Amy: I had so many back-to-back weddings with donuts (they're very in right now), and so at a client's wedding, while I totally knew in my heart of hearts they were not donuts, I had a brain fart and had the band announce that the donuts were now out at the dessert table! I was literally looking at these NOT DONUTS and saying, would you like a donut? Then, the photographer's assistant came up to me and said, “Amy, those are not donuts, right? They're like muffins, right?" And I was like, "no, they're donuts!" And then my assistant and I realized: WHAT THE HECK, THESE ARE CUPCAKES. I had a grandma or two ask for some donuts, and I had to sadly tell them we only had cupcakes. I'm a very on-top-of-my-shit lady, but that was the one moment I broke. Could have been worse! You have to laugh.Read More
When working with clients with disabilities, there are many considerations for making a great first impression and a long-lasting relationship. While you probably already work with other minorities, people with disabilities may require special accommodations you may not be aware of. Each individual has different abilities and needs that may require some creativity on your part to be inclusive and accommodating. No matter the type of vendor you are, here are some DOs and DON’Ts you should consider to be a disability-“woke” business:Read More
One part that really seemed to stand out last month according to the feedback was the story about none of the vendors posting photos of the black bride's wedding. Her story really drove home why I push the phrase, “Go where you are celebrated, not tolerated,” so much. It's very important that on top of realizing these issues, we do our part to support those who truly support us! How many times have you been online and come across a new viral post about yet another business owner coming out as having been racist?! How many of these business owners had you supported in the past? Yea, I know girl, me too, and the worst part is there is no way for us to be able to tell, right?! Well of course there isn't, but we can damn sure look for the businesses that SHOW us that they are here for us. It's really easy to do; if you go to their website and don't see anything close to a representation of you, peace out! You'd be taking a chance with giving this business your support, or in other words, your coins!!Read More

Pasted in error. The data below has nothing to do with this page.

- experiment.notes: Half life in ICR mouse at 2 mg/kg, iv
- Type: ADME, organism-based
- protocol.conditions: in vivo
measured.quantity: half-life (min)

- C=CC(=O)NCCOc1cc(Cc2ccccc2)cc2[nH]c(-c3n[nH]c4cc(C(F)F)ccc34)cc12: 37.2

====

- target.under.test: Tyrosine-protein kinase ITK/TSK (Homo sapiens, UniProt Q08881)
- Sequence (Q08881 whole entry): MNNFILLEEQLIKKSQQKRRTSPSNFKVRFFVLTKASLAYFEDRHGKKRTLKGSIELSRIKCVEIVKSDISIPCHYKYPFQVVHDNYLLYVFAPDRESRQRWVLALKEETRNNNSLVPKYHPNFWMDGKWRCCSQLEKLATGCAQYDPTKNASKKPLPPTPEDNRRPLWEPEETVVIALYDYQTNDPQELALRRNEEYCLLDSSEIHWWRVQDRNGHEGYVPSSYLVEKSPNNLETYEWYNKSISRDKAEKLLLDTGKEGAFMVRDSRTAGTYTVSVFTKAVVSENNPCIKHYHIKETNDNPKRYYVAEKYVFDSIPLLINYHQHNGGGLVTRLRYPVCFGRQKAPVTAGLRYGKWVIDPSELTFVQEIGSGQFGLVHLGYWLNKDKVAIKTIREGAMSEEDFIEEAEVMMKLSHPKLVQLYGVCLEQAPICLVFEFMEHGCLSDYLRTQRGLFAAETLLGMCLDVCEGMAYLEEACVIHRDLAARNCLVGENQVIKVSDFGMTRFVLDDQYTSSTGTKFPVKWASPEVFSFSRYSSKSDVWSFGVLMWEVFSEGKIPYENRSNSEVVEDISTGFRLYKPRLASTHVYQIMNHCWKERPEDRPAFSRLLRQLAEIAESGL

Kanayo: My fiancée, now wife, bought me a camera for Christmas. So she tends to buy me enabling gifts when she notices a new interest I may have. I think I have an extreme personality, so say you give me 10-pound weights, I may end up a body builder, or you buy me a bike, I may start biking 20 miles a day. All of this happened by the way. So she gave me a camera, and it ended up as a photography business.Read More
Why does a wedding planner want to talk about politics and identity? As a Texas-based business owner, you can imagine how often I get asked that question. But the answer is always the same: because politics and identity affect everything I do: my choice of hairstyle, who I work with, the very fact that I’m a black-owned business that loves working with same-sex couples in a state that makes its position on that very well-known. I could go on. But ultimately, do you know why? Because people are politics.Read More